Tableau For Sport – Creating Pass Maps
Pirlo, Scholes, Xavi, Zico, Platini….
Everyone’s list of football’s best passers will be different, but just like this list, what makes each individual player a world-class passer is also different. Whether it is beautiful tika-taka, cutting through balls or exquisite diagonals, there is variety in the world’s best performers and to understand them (and why they are the best), where better to start then looking at their pass maps.
What Data Do I Need?
So let’s be blunt about this, the data is the most important topic in pass maps, you cannot create pass maps without the correct data, so let’s set some prerequisites:
- You need to have a unique ID for each pass (in most cases the timestamp will do, but not all, so for best practice ensure you have a ‘UniqueID’ for each pass.
- You need the X/Y co-ordinates of pass location
- You need the X/Y co-ordinates of pass end
- You need to have the dimension you wish to break the passes down by in the same row of data as the UniqueID & X/Y co-ordinates.
- You need a ‘Path Order’ more on this later, but in short, this identifies the start of the pass and the end of the pass
We can obtain the first 4 of these prerequisites from our parsed Opta F24 XML files (for more details on this see my previous blog on Parsing Opta XMLs).
The only thing we have missing is our ‘Path Order’ – So let’s have a look at one possible solution to get this field…
Connecting To My Data
There are many ways in which we can do this but I am going to use an Excel database of Opta data.
First lets connect to our data source. Because we are going to carry out some simple custom SQL in the next step then we need to connect to our Excel database with a legacy connection (click here for more information on legacy connections).
Next it is time for our custom SQL – Drag the custom SQL option from the left hand list of data sources in to the window that says “Drag sheets here”. A window will appear where we need to right some SQL as per the screenshot below.
This top half of the SQL (everything prior to the word ‘UNION’) brings through the relevant fields for the dashboard I am going to create, as well as renaming the X & Y fields to Pass X & Pass Y respectively.
Along with this I am also creating a new field called ‘Path Order’ and giving all rows (all passes) the value ‘1’. I have also created a WHERE filter to only include PlayerID = “20664” and TypeName = “Pass”, but you can adjust this as suits your needs.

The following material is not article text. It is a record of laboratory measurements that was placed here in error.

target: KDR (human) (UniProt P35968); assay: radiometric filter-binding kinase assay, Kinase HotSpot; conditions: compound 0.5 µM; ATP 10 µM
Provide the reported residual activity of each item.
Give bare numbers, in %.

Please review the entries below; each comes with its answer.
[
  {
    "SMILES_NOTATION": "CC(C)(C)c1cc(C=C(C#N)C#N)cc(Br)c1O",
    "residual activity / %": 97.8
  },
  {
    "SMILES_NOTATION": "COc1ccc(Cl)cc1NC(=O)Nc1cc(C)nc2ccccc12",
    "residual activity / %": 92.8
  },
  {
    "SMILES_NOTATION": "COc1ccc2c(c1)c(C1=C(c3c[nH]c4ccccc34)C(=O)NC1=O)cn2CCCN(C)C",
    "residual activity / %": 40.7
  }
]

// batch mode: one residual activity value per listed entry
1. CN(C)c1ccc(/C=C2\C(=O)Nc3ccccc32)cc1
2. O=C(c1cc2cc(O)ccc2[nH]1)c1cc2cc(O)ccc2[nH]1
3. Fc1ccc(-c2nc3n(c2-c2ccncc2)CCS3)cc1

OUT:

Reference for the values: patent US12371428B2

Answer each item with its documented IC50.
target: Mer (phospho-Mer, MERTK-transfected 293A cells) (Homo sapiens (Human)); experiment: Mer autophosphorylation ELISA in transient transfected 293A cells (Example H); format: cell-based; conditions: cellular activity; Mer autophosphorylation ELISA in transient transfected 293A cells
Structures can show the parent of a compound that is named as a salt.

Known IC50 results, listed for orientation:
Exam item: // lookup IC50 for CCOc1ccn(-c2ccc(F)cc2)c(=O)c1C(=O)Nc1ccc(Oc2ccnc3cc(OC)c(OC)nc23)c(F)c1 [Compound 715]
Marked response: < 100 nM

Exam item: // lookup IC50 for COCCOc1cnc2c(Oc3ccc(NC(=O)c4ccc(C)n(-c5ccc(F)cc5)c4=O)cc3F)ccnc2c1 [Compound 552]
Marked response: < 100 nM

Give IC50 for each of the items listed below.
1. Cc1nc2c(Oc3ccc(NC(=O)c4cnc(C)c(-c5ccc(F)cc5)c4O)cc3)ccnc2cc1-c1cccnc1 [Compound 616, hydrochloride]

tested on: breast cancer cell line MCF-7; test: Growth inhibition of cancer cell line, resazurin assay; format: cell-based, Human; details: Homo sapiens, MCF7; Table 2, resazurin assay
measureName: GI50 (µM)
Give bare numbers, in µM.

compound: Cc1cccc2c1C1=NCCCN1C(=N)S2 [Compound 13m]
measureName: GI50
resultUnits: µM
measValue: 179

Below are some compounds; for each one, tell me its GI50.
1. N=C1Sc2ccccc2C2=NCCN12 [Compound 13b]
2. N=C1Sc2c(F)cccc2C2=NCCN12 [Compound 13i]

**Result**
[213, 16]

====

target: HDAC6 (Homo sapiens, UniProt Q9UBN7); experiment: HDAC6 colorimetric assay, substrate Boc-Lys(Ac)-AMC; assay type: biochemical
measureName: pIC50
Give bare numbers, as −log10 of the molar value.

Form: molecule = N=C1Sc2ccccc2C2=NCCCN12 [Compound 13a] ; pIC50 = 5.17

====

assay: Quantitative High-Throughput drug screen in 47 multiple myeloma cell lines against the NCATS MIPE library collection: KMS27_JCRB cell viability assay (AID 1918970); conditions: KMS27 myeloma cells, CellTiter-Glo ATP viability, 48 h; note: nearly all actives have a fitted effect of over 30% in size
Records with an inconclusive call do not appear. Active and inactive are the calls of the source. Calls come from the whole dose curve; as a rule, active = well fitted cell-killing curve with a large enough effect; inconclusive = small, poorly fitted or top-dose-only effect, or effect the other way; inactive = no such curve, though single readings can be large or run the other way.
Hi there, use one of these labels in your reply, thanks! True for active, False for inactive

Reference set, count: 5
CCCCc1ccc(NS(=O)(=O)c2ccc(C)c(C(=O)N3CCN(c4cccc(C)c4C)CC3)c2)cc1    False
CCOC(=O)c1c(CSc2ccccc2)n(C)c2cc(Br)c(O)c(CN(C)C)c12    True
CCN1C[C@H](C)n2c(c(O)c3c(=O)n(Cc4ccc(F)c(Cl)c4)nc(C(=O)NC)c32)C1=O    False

We then need to Union this to the same data again with a couple of important changes…
The same fields are called in the bottom half of the union as the top, but this time we want ‘Pass End X’ & ‘Pass End Y’ as opposed to ‘X’ & ‘Y’, but we will still rename ‘Pass End X’ & ‘Pass End Y’ to ‘Pass X’ & ‘Pass Y’ (as we did with ‘X’ & ‘Y’ in the top half of the union).
If we preview the results we can see we now have two lines per UniqueID (per pass), one with Path Order of ‘1’ and the X/Y co-ordinates of the start location of the pass and the second row with a Path Order of ‘2’ and the X/Y co-ordinates of the end location of the pass.
Creating My Viz
First port of call is to convert our ‘Outcome’ and ‘Path Order’ measure fields to discrete by right-clicking on the measures and choosing this option from the menu.
Next we drop ‘Pass X’ on to the columns shelf and ‘Pass Y’ on to the rows shelf and then convert both of these fields to dimensions from the right-click menu.
Now we can see the X & Y co-ordinates of all passes start and end locations, let’s add a background image of a pitch to add a bit more context.
From the toolbar select ‘Map’, ‘Background Images’ and then your current data source. From the configuration window that appears, choose the location of the image you wish to use as well as the fields (in this instance Pass X & Pass Y) that are defining our axis. I have also set the min and max for each field to 0 and 1 consistent with the Opta data.
We then need to change the viz to a line chart from the marks shelf and drop ‘Path Order’ on to path and ‘UniqueID’ on to details – Now we can see the viz really taking shape.
All that’s left to do is tidy and smarten up our viz for it to be a clearer and insightful…
In the example above I have; dropped ‘Outcome’ field on to the colour card to distinguish between successful and unsuccessful passes; dropped ‘Path Order’ on to the size card (and reversed the sizes) to distinguish the flow of the pass (pass start to pass end); hiding the axis; removing set play passes and creating a match filter by dropping the ‘Set Play’ and ‘MatchName’ fields on to the filters shelf.
Voila – There we have it, an interactive pass map that we can tweak until our heart’s content. Enjoy!